Chicken or the Egg? The Key to Understanding GreatnessOctober 4, 2013
Which comes first…the occurrence of a perceived bad incident in our life or the state of being of stress, pressure or fear that may have caused the bad incident?
ANSWER: It doesn’t matter.
(I will explain this answer shortly.)
Here is a sports example: A basketball player misses a free throw, has immediate thoughts of anger and failure, then goes on a stretch for the rest of the half where they miss all of their shots along with making several additional mistakes to hurt their team.
At this point (and at every point during competition) the athlete has a choice…they can stew in their angry juices and their inadequacy during halftime while questioning their ability along with blaming their teammates for not doing their jobs. They can also start ripping on the refs for making bad calls. They can tell the coach about how they just can’t make any shots and how it just isn’t their night and then, they can go out in the second half of the game and suck even more.
Good plan there… not.
Or, the athlete can regroup at halftime and let go of everything that has happened in the past by staying in the moment because this moment is the only thing that is real. They can refocus, they can accept everything that has happened to this point make a decision to go out in the second half and be better. Then, the athlete goes out relaxed, focused, confident and determined while leading their team to victory.
Much better plan there.
Which came first? The state of being which caused the initial missed free throw or the occurrence of the missed free throw? It’s actually the state of being or internal resistance that always causes the physical occurrence and then, if we aren’t aware of the resistance (anger, fear, pressure), it begins to grow and the performance suffers even more.
The key is being aware of the state of being at all times and making the shift when necessary back to acceptance (relaxation, confidence, focus, certainty, trust). The key and the ‘missing link’ for athletes and non-athletes is to live from the inside out.
The problem is that most people live from the outside in instead of the inside out. They blame the occurrence for making them angry or stressed instead of looking at the cause—which is themselves–and making the decision to make the shift back to acceptance when things start going bad.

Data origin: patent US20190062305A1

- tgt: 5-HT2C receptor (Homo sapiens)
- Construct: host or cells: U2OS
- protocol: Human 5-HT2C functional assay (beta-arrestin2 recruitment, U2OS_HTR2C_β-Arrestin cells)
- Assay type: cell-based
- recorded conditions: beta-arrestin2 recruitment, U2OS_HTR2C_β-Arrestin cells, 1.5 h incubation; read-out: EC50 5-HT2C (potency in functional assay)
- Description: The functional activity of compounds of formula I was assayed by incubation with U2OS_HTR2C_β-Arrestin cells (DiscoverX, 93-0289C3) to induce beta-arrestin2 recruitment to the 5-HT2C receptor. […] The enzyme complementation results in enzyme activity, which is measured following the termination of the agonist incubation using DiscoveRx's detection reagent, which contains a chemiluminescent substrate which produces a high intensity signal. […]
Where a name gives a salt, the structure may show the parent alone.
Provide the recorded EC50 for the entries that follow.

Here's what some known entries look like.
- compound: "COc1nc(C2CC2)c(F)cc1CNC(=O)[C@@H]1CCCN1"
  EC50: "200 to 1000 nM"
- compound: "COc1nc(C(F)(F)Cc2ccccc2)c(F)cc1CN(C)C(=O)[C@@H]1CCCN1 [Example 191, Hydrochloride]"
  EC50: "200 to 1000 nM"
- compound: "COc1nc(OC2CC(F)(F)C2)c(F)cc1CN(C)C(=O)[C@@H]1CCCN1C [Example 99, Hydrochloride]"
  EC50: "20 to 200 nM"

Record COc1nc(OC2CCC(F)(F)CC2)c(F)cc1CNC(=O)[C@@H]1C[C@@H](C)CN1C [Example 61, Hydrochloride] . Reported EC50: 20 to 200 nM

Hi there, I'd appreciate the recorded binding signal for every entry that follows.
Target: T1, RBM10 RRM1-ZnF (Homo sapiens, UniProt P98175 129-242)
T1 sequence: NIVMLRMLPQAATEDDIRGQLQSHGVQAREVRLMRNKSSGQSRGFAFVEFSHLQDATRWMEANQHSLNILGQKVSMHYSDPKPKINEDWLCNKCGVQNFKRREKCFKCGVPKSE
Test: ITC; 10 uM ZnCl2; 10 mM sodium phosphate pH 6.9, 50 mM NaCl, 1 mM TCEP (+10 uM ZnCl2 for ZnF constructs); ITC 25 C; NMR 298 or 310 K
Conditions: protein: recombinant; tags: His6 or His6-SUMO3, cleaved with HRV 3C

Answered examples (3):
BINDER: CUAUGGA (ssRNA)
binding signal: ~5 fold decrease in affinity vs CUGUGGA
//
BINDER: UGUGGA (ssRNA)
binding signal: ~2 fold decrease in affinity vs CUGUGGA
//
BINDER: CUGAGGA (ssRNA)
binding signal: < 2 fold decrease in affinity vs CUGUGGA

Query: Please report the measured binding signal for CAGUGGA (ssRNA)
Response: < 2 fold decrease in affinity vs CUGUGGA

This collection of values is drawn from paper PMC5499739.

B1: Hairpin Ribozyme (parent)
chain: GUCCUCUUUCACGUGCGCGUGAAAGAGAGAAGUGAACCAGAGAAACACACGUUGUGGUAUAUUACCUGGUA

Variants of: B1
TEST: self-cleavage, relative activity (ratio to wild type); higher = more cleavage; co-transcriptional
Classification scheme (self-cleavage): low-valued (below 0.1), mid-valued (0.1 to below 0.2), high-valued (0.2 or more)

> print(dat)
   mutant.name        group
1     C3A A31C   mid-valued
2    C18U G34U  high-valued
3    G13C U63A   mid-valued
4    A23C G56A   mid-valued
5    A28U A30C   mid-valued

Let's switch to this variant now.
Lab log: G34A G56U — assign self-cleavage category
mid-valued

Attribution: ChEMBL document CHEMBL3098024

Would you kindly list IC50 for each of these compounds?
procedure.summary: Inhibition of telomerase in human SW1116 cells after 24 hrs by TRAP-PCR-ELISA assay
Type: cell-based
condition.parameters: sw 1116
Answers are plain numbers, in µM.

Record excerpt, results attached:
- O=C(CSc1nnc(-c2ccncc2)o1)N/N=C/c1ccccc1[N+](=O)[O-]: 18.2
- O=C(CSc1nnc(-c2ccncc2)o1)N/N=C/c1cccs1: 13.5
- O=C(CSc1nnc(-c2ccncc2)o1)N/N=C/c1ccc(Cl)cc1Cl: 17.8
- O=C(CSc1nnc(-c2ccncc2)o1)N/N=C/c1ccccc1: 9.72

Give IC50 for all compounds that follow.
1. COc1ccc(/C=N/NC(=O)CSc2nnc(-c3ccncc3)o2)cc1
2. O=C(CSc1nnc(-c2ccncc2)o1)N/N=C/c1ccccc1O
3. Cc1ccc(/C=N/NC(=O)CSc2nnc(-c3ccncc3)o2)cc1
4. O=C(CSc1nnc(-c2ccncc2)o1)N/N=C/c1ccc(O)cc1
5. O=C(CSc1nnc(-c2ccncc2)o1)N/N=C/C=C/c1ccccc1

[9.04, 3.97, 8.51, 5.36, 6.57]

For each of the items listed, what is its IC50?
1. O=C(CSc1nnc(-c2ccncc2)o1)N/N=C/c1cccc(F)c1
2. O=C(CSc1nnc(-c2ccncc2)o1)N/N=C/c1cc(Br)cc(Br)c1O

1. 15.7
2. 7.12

As I mentioned it doesn’t matter which comes first as a missed free throw or ANY ‘mistake’ in performance (or life) can be just that…a brief mistake— provided you don’t allow the negative state to expand which will ALWAYS cause more bad experiences.
Let me finish this post with a real life story that happened this week in my family.
My 15 year old son was playing in an important season ending golf tournament with forty other golfers. He was cruising along through six holes, playing really well and then, on the seventh hole, he hit a couple of bad shots and made a triple bogey—three over par for you non-golfers out there— which is not good. I saw the stress and anger on his face as made his way to the next hole and while he did ok on the eighth hole, he was definitely not the same golfer he was for the first six holes.
Then, on the ninth tee, he hit an average drive off to the left, then proceeded to ‘shank’ his next shot into the woods on the right and then, his third shot barely got out of the trees leaving him lying three on the par four hole still eighty yards from the green.
He was stressed and pretty pissed off as he walked up to the ball.
I just smiled and said to him, ”breathe…relax…loosen your hands…you’re doing fine” (so easy to say when I am not the one playing). He gave me the look out of the corner of his eye like he wanted to tell me to go pound sand (haha—I would have done the same!) but I smiled again and said, “you have a choice here buddy and that choice can be to relax, trust your talent, knock it on the green and make the best five of your life.”
My son took out his wedge and hit his next shot on the green to about 12 feet away from the cup and proceeded to make the putt for a five… maybe the best five of his life. When the putt fell, I, along with the other spectators, cheered and I saw my son fist pump in excitement and then, I noticed a complete change in his state of being back to confidence.
He went on to birdie the tenth hole then rattled off four straight pars on his way to finishing third out of forty golfers in the event. At the pivotal point on the ninth hole, he had a choice and had he not made the internal shift he would have most likely spiraled downward and probably finished among the bottom of the pack.
It was a really proud moment for me to watch my son not only compete but, to decide to make the shift back to acceptance while realizing that he had a choice in the matter. I hope it is something he never forgets.
And I hope you never forget, that you have a choice in every moment and every situation in your life. Stay awake, stay aware, take responsibility for your experiences and ALWAYS live from the inside out.
- Coach MikePost Comment